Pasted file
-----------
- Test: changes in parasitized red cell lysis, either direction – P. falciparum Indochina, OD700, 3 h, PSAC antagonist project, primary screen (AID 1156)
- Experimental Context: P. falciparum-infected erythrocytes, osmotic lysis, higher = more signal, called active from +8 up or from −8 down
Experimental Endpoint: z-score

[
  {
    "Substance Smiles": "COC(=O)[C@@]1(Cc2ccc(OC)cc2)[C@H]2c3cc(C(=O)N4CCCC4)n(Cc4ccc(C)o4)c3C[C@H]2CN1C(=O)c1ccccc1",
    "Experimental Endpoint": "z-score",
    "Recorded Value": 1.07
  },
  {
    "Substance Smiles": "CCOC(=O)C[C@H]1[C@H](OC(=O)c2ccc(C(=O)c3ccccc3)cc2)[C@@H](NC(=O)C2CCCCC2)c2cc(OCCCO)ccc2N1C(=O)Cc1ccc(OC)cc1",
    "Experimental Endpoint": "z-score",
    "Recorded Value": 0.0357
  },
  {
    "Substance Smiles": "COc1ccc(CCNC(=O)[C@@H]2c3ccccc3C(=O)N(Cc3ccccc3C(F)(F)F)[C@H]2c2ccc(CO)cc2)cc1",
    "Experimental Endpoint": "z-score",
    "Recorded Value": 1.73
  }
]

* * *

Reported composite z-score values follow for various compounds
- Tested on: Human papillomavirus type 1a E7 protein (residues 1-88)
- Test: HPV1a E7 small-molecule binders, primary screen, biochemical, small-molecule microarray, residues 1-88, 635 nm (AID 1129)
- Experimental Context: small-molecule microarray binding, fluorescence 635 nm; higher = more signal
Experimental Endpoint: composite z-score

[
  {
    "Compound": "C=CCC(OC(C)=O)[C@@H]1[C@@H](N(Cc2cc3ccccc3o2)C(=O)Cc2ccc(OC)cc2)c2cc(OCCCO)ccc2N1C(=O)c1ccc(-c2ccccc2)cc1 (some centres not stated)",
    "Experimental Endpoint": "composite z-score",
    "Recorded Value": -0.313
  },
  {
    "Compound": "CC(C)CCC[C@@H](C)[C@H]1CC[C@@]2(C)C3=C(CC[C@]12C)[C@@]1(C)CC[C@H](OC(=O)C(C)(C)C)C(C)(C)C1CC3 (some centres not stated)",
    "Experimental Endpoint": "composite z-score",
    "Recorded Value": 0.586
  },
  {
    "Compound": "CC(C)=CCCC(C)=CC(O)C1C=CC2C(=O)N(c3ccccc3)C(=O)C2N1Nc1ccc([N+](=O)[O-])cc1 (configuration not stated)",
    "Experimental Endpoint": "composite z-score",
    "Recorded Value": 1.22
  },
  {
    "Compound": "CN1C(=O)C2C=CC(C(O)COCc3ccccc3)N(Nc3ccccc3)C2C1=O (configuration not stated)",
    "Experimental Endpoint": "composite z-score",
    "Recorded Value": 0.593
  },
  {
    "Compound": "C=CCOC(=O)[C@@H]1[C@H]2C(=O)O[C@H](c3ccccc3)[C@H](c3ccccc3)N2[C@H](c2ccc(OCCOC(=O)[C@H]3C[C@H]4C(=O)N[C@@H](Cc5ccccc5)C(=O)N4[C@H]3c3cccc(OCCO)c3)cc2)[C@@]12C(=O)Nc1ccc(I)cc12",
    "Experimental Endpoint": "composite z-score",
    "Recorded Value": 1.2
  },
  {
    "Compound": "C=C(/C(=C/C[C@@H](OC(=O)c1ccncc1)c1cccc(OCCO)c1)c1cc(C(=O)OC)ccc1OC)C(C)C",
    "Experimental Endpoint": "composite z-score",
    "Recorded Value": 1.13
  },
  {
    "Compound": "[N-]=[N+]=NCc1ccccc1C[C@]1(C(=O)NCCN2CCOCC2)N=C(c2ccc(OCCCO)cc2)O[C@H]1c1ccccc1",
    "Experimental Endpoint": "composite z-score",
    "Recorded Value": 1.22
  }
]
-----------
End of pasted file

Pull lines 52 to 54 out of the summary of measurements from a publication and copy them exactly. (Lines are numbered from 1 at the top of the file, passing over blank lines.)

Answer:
  },
  {
    "Compound": "C=C(/C(=C/C[C@@H](OC(=O)c1ccncc1)c1cccc(OCCO)c1)c1cc(C(=O)OC)ccc1OC)C(C)C",